Thursday, December 11, 2014

Straight Chatting from the Library - The Unholy by Paul DeBlassie III

This post is part of a virtual book tour organized by Goddess Fish Promotions. The author will be awarding a $25 Amazon or Barnes & Noble GC to a randomly drawn commenter during the tour.Click on the tour banner to see the other stops on the tour.

Character Interview

I’m Claire Sanchez, curandera, medicine woman, protagonist in The Unholy. I witnessed my mother’s brutal murder in the nighttime forest of Aztlan at the hands of a black-robed man. Hiding behind the tress, a five-year-old girl, I was powerless to help. This nightmare haunted my waking life and dreams for twenty- five years. I feared fulfilling my destiny as a medicine woman. My mother died because of who she was. Terrible fright dominated my life. The black-robed man could find me and do what he had done to my mother. Death lurked around every corner of Aztlan. Religion, I came to discover, cloaks many a sordid deed and foul personage. There was no way I could continue to run.

The stories of my favorite author, Algernon Blackwood, helped me to trust my feelings, instincts, and images that came on the white screen of my mind as what I most feared came my way. It discovered my whereabouts, what my life was about and was to become, and who I loved. The time came for me to decide. Decisions of life-long consequence are painful, agonizing. Nevertheless, I do not regret the decision I made. I had to face the ghost of my past or forever be haunted by nightmares of what might come and what I could have done differently. I am not one to be indecisive. It was all a matter of timing. Yes, it was violent. Yes, the world of the supernatural and natural collided and forever changed the lives of so many people; but, I would not have it any other way. I needed to be true to my life, destiny, to myself as a woman who could run no longer. I could no longer cling to old ways and crippling terrors that needed to be confronted. I did what I had to do and for that I am glad and am complete.

To all who read, I send you courage as you confront the dark side of religion and a woman’s quest to discover self, destiny, and whether, because of the scarring of her past, she could ever love again.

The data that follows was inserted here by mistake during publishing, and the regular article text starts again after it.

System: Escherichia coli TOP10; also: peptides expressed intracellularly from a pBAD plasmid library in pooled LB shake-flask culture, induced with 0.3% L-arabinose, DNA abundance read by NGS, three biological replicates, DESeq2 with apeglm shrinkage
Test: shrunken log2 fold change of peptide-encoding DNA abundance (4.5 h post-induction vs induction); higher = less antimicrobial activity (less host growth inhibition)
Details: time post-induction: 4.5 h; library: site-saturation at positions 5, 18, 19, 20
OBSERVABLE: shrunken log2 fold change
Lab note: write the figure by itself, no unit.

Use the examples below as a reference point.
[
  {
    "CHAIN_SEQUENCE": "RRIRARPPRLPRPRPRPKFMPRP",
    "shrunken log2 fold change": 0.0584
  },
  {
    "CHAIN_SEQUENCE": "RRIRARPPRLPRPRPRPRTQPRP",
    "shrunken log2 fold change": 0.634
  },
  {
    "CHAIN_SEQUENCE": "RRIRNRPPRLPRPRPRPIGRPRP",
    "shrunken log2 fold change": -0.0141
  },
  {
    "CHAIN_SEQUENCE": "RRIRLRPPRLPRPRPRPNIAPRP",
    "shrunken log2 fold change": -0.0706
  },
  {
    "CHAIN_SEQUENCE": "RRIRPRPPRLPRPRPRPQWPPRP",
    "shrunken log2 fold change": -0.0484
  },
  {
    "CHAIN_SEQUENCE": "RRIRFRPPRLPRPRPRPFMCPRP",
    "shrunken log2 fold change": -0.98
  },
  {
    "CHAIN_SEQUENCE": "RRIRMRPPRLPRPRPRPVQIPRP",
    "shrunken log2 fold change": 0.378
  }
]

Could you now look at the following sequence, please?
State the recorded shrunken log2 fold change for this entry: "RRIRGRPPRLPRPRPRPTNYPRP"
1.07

A young curandera, a medicine woman, intent on uncovering the secrets of her past is forced into a life-and-death battle against an evil Archbishop. Set in the mystic land of Aztlan, The Unholy is a novel of destiny as healer and slayer. Native lore of dreams and visions, shape changing, and natural magic work to spin a neo-gothic web in which sadness and mystery lure the unsuspecting into a twilight realm of discovery and decision.


Lightning streaked across a midnight dark sky, making the neck hairs of a five-year-old girl crouched beneath a cluster of twenty-foot pines in the Turquoise Mountains of Aztlan stand on end. The long wavy strands of her auburn mane floated outward with the static charge. It felt as though the world was about to end.

Seconds later, lightning struck a lone tree nearby and a crash of thunder shook the ground. Her body rocked back and forth, trembling with terror. She lost her footing, sandstone crumbling beneath her feet, and then regained it; still, she did not feel safe. There appeared to be reddish eyes watching from behind scrub oaks and mountain pines, scanning her every movement and watching her quick breaths. Then everything became silent.

The girl leaned against the trunk of the nearest tree. The night air wrapped its frigid arms tightly around her, and she wondered if she would freeze to death or, even worse, stay there through the night and by morning be nothing but the blood and bones left by hungry animals. Her breaths became quicker and were so shallow that no air seemed to reach her lungs. The dusty earth gave up quick bursts of sand from gusts of northerly winds that blew so fiercely into her nostrils that she coughed but tried to stifle the sounds because she didn’t want to be noticed.


Paul DeBlassie III, Ph.D., is a psychologist and writer living in Albuquerque who has treated survivors of the dark side of religion for more than 30 years. His professional consultation practice — SoulCare — is devoted to the tending of the soul. Dr. DeBlassie writes fiction with a healing emphasis. He has been deeply influenced by the mestizo myth of Aztlan, its surreal beauty and natural magic. He is a member of the Depth Psychology Alliance, the Transpersonal Psychology Association and the International Association for Relational Psychoanalysis and Psychotherapy.

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1 comment:

  1. Great excerpt, sounds really good. Entering under the name of Virginia